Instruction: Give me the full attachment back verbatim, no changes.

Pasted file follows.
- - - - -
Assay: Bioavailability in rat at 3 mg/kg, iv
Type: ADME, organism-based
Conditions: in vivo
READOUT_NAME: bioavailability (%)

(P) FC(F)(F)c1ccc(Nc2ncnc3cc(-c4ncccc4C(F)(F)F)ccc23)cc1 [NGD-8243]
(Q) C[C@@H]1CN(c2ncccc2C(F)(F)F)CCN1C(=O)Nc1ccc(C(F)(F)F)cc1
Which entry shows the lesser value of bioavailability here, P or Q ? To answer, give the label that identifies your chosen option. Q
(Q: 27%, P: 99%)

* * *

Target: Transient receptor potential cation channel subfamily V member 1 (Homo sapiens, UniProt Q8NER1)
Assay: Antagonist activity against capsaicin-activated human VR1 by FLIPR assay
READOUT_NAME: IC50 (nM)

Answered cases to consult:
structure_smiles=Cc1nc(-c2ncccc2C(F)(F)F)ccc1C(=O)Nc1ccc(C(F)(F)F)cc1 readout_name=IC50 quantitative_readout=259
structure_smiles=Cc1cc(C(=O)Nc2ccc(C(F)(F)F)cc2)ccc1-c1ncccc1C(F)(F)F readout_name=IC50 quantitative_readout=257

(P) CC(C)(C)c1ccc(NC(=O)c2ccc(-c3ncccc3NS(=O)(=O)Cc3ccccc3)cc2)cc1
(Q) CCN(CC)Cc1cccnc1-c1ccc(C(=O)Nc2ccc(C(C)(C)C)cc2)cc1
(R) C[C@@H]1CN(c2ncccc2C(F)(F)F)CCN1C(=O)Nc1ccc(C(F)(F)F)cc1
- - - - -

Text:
Assay: Bioavailability in rat at 3 mg/kg, iv
Type: ADME, organism-based
Conditions: in vivo
READOUT_NAME: bioavailability (%)

(P) FC(F)(F)c1ccc(Nc2ncnc3cc(-c4ncccc4C(F)(F)F)ccc23)cc1 [NGD-8243]
(Q) C[C@@H]1CN(c2ncccc2C(F)(F)F)CCN1C(=O)Nc1ccc(C(F)(F)F)cc1
Which entry shows the lesser value of bioavailability here, P or Q ? To answer, give the label that identifies your chosen option. Q
(Q: 27%, P: 99%)

* * *

Target: Transient receptor potential cation channel subfamily V member 1 (Homo sapiens, UniProt Q8NER1)
Assay: Antagonist activity against capsaicin-activated human VR1 by FLIPR assay
READOUT_NAME: IC50 (nM)

Answered cases to consult:
structure_smiles=Cc1nc(-c2ncccc2C(F)(F)F)ccc1C(=O)Nc1ccc(C(F)(F)F)cc1 readout_name=IC50 quantitative_readout=259
structure_smiles=Cc1cc(C(=O)Nc2ccc(C(F)(F)F)cc2)ccc1-c1ncccc1C(F)(F)F readout_name=IC50 quantitative_readout=257

(P) CC(C)(C)c1ccc(NC(=O)c2ccc(-c3ncccc3NS(=O)(=O)Cc3ccccc3)cc2)cc1
(Q) CCN(CC)Cc1cccnc1-c1ccc(C(=O)Nc2ccc(C(C)(C)C)cc2)cc1
(R) C[C@@H]1CN(c2ncccc2C(F)(F)F)CCN1C(=O)Nc1ccc(C(F)(F)F)cc1